Another thanks to Armchair Generalist for the pointer to this analysis of Libya's abandonment of its nuclear program. The conclusion: the invasion of Iraq had, at most, a marginal effect on this decision.
Libya has been increasingly isolated since the collapse of the USSR, its chief patron, and the Lockerbie bombing, Qaddafi's biggest miscalculation. Like Castro, Qaddafi has been focused on survival since the Soviet Union evaporated. Unlike North Korea, Libya never had a large enough military to maintain the threat to its neighbors, even as its tanks, artillery, aircraft, and economy decayed. Unfortunately, also like North Korea, Libya did business with the A.Q. Khan network. The Libyan regime abandoned its nuclear program long before it progressed to where its Iranian, North Korean, and (of course) Pakistani counterparts are today.
Ironically for an age when Americans dread the combination of nuclear weapons and terrorism, it was terrorism that undid Libya's nuclear program. Libya was already a pariah before Pan Am 103 exploded over Scotland. Libya's invasion of Chad turned into a farce; Qaddafi's anti-Western posturing led to a humiliating series of economic sanctions and tangles with the US military; his arrogance isolated him from other secular regimes in the region; his attempts to dress himself in the garb of a virtuous Islamic ruler fooled no one, including Al Qaeda, which began plotting against his regime. Libya's sponsorship of the Lockerbie bombing took the enmity against Qaddafi to a new level, ending any chance that Europe could prove slightly more tolerant of Libya than the United States would.
Qaddafi understood how tenuous his own position was, since his blunderings increased the possibility of a military coup against him. He also realized how little the nuclear weapons program gained him. With the intense scrutiny of multiple Western intelligence agencies turned on Libya, its leaders understood how little chance they had of perfecting nuclear technology, acquiring the necessary materials, building the bombs, and delivering them to any targets. The delivery problem was especially acute: Libyan planes would likely be intercepted by the US Sixth Fleet long before they reached any targets in Europe; Libyan efforts to smuggle a "suitcase bomb" into a foreign country would likely be detected and stopped by European, Israeli, or American spies. The nuclear weapons program had turned into a far greater risk than a potential benefit, with the United States and its allies waiting for a reason to end the Libyan threat once and for all, and Qaddafi's own government equally likely to turn on him if he bungled again.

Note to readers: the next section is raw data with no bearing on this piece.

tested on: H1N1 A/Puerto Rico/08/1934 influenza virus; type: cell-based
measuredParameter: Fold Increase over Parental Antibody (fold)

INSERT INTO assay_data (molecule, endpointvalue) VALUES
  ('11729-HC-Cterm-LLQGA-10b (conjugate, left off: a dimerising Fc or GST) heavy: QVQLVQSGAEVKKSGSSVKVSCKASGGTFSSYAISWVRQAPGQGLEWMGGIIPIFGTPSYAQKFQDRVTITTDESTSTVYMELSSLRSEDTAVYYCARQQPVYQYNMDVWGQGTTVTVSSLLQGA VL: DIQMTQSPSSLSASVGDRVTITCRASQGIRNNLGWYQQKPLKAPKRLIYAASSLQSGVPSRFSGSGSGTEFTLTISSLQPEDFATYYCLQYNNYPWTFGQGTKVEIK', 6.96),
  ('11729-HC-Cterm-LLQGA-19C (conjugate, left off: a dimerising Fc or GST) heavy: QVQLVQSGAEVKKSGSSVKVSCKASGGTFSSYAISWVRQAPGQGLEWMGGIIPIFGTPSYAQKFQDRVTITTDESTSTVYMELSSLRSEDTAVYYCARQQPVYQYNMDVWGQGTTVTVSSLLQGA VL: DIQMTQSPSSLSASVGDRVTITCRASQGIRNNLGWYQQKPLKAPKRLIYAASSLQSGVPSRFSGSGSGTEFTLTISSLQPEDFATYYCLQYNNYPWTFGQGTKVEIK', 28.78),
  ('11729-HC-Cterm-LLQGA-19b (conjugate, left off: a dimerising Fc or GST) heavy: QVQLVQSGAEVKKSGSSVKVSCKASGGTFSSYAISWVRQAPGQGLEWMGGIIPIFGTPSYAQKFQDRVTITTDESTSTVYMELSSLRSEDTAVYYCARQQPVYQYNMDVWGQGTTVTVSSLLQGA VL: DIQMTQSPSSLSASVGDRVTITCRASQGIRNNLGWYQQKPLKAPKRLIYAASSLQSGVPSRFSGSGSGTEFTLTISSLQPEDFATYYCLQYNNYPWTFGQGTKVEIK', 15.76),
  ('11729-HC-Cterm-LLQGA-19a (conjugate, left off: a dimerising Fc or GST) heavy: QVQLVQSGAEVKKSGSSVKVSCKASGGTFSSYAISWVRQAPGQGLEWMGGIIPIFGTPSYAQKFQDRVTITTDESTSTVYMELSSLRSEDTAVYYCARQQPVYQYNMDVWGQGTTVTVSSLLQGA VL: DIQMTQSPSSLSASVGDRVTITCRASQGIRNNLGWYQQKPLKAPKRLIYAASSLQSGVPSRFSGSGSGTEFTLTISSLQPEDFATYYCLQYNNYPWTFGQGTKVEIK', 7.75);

Therefore, Qaddafi began a fifteen-year dialogue with his bitter enemies, the Americans and Europeans, to get out of the trap of his own creation. Libya's admission in court that it had been responsible for the Lockerbie atrocity, and its agreement to pay restitution to the victims' families, was a far more important landmark in the recent history of Libya than the invasion of Iraq. Libya was already straining to prove to the West that it could be trusted. While in public, one set of Libyan representatives were making amends to the Lockerbie families, in private, another group of Libyan representatives were working with American and European officials to expose, document, and dismantle their nuclear program. (It's important to note the roles that Nelson Mandela and Kofi Annan played in these negotiations. Aside from keeping the negotiations moving, Mandela and Annan helped Qaddafi save face, by claiming he was negotiating with the UN, not directly capitulating to the Americans and Europeans.)
The architects of the Iraq invasion—Feith, Wolfowitz, Perle, and others—believed that the US attack would have a powerful "demonstration effect" on other radical, anti-Western regimes. Their attempts to take credit for Libya's abandonment of nuclear weapons aside, the real Libyan story belies the "demonstration effect" theory. The end of Libya's nuclear ambition wasn't a sudden decision, but the result of a decade and a half of patient, diligent diplomacy. The United States did not rely on coercion alone, but instead followed a recipe of inducements and punishments, brewing under a lid of secrecy and intelligence-gathering. The United States did not have to act unilaterally; instead, the US worked in concert with European and Middle Eastern governments to seal off all decisions for Qaddafi but the one the American leaders wanted him to take. Once Qaddafi agreed, rather than be left wondering what to do next, the United States handed much of the remaining work to a Dutch court, UN diplomats, NATO military and intelligence experts, and other representatives of established and trusted organizations. In the end, the United States did not have to pay the political, economic, and military costs of the Iraq invasion and occupation, but could point to a genuine victory at very low cost against a once-troublesome foe.